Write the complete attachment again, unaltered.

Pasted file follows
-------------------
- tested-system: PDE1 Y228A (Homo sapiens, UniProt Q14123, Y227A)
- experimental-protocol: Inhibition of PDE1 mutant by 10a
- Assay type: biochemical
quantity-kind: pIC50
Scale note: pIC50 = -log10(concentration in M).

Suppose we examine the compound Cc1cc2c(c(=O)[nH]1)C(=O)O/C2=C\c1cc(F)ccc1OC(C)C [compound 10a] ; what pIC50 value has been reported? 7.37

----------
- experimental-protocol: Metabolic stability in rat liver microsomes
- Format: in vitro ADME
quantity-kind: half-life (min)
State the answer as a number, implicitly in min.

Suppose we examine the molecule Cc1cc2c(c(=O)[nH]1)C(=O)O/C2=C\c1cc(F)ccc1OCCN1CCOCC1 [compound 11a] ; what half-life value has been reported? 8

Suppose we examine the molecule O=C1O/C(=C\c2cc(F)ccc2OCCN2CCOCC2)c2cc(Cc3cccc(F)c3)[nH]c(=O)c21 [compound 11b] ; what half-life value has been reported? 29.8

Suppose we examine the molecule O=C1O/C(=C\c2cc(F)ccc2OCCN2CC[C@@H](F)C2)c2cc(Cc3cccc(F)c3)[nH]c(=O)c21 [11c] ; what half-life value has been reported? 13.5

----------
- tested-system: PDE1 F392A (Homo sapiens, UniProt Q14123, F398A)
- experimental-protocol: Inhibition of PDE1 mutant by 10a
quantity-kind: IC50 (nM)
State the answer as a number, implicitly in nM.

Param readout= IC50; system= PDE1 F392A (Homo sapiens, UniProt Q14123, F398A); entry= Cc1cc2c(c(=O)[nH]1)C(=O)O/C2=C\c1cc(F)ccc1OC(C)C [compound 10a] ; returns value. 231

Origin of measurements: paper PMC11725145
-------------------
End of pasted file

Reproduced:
- tested-system: PDE1 Y228A (Homo sapiens, UniProt Q14123, Y227A)
- experimental-protocol: Inhibition of PDE1 mutant by 10a
- Assay type: biochemical
quantity-kind: pIC50
Scale note: pIC50 = -log10(concentration in M).

Suppose we examine the compound Cc1cc2c(c(=O)[nH]1)C(=O)O/C2=C\c1cc(F)ccc1OC(C)C [compound 10a] ; what pIC50 value has been reported? 7.37

----------
- experimental-protocol: Metabolic stability in rat liver microsomes
- Format: in vitro ADME
quantity-kind: half-life (min)
State the answer as a number, implicitly in min.

Suppose we examine the molecule Cc1cc2c(c(=O)[nH]1)C(=O)O/C2=C\c1cc(F)ccc1OCCN1CCOCC1 [compound 11a] ; what half-life value has been reported? 8

Suppose we examine the molecule O=C1O/C(=C\c2cc(F)ccc2OCCN2CCOCC2)c2cc(Cc3cccc(F)c3)[nH]c(=O)c21 [compound 11b] ; what half-life value has been reported? 29.8

Suppose we examine the molecule O=C1O/C(=C\c2cc(F)ccc2OCCN2CC[C@@H](F)C2)c2cc(Cc3cccc(F)c3)[nH]c(=O)c21 [11c] ; what half-life value has been reported? 13.5

----------
- tested-system: PDE1 F392A (Homo sapiens, UniProt Q14123, F398A)
- experimental-protocol: Inhibition of PDE1 mutant by 10a
quantity-kind: IC50 (nM)
State the answer as a number, implicitly in nM.

Param readout= IC50; system= PDE1 F392A (Homo sapiens, UniProt Q14123, F398A); entry= Cc1cc2c(c(=O)[nH]1)C(=O)O/C2=C\c1cc(F)ccc1OC(C)C [compound 10a] ; returns value. 231

Origin of measurements: paper PMC11725145